Pro Logic: Raychel Wade Shares Her Tips on Makeup Organization Tuesday 25 September, 2012

Makeup over-packing is one of my many flaws. But with the proper guidance from makeup-streamlining pro Raychel Wade, there’s hope for even the worst beauty hoarders out there.

The night before my now not-so-recent trip to Idaho, I Instagrammed (and Tweeted) an image of all of the lipsticks and lip glosses I was packing for a three-day trip. The sum total: 15. And it’s quite possible there were more stashed in my purse. I’m a chronic over-packer by nature (especially when it comes to jeans), and though I travel often, I haven’t learned how to pare down to the bare essentials. Good thing that for every disorganized, clutter-hoarding person like myself there is a person who knows the art of streamlining. One such person: Raychel Wade, La Praire global colour ambassador and founder/creator of Cheek To Chic, a one-on-one service in which Raychel identifies a woman’s makeup “personality,” edits her makeup bag to rid her of both old and unnecessary items, and plugs in any gaping beauty holes she may find. I pressed her for her expertise on organizing the chaos of a makeup hoarder like myself, how to pack when you want to bring EVERYTHING, and why disorganization and clutter can detract from beauty, while organization can benefit it.


Fear No Beauty: I’d love to know: How did you first get into becoming an organization/streamline pro?

Raychel Wade: It was sort of, dare I say, an organic process. When I first started Cheek to Chic I was very focused on getting women to use the right products through personal makeup shopping and lessons. And with that comes organizing what they already own so that they can better use it.


FNB: With makeup disorganization, what becomes the biggest problem for the person?

RW: They have no idea what they own. (Editor’s note: So true.) Products sit for months and sometimes years collecting dust and taking up valuable space. If it’s old, it needs to go. If you bought it for New Year’s ’09, it needs to go. There’s a lot of that sort of thing happening to the best of us!


FNB: When you consult with the person, what do you ask them? I assume it hinges largely on lifestyle.

RW: Of course the first thing I want to know is what do they wear every day? Often women will have drawers and drawers of product and what they actually use is a very modest little pile. (Editor’s note: Again, guilty as charged!) I want to know how much time they have in the morning to get ready; where they get ready (do they tote it all to the gym?); and how different do they want their look to be at night or on special occasions. Then we dive into the actual products. But I really tailor every session to what I intuit the client to need. It’s important to know this. If a woman is a natural beauty, I am not going to push her to keep 15 lip liners.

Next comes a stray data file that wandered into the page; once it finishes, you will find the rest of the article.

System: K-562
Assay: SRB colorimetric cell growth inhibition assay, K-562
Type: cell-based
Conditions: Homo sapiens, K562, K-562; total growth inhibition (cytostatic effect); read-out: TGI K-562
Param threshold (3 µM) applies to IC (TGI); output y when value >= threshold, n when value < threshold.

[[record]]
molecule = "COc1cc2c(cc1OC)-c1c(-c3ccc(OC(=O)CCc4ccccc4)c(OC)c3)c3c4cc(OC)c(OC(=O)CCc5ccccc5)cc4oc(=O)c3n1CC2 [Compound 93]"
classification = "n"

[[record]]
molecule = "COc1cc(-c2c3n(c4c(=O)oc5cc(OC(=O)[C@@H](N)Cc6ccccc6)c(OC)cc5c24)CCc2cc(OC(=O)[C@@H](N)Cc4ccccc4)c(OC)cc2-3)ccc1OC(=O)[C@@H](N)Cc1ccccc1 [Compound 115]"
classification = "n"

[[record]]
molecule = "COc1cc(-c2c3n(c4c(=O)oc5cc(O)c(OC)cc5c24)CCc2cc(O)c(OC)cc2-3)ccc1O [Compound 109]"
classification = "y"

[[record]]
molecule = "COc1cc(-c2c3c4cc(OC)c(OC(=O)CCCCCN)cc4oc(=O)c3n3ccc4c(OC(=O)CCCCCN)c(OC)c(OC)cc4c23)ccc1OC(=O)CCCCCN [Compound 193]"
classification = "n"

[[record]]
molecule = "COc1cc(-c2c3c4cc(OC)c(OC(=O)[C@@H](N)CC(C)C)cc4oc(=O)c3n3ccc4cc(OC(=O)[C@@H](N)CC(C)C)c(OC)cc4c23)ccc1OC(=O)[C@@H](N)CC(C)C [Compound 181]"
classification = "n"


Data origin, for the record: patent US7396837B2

(The 15 lip products I packed for a three-day trip to Idaho.)

FNB: Is there an overarching theme to makeup disorganization? Are people prone to be pack rats (me)? Or do they keep accumulating things because they think they need them, but they really don’t?

RW: After so many years doing this, I definitely see trends. The biggest are the GWPs (Gift With Purchase). It’s amusing that women are more likely to keep a lipstick because it was free but donate last year’s cashmere to Goodwill. Those GWPs pile up very quickly and then it looks like they own a lot. But in reality, it’s not even the right shade for them!


FNB: Does makeup organization positively impact the person? I have to imagine it does…

RW: Yes! It totally frees you up mentally. It’s strange, but I think you behave differently out in the world when you have more space in your life—no matter what that is. There’s a huge emotional and psychological component to what I do.


FNB: Do you find that women are able to stay organized after you work with them?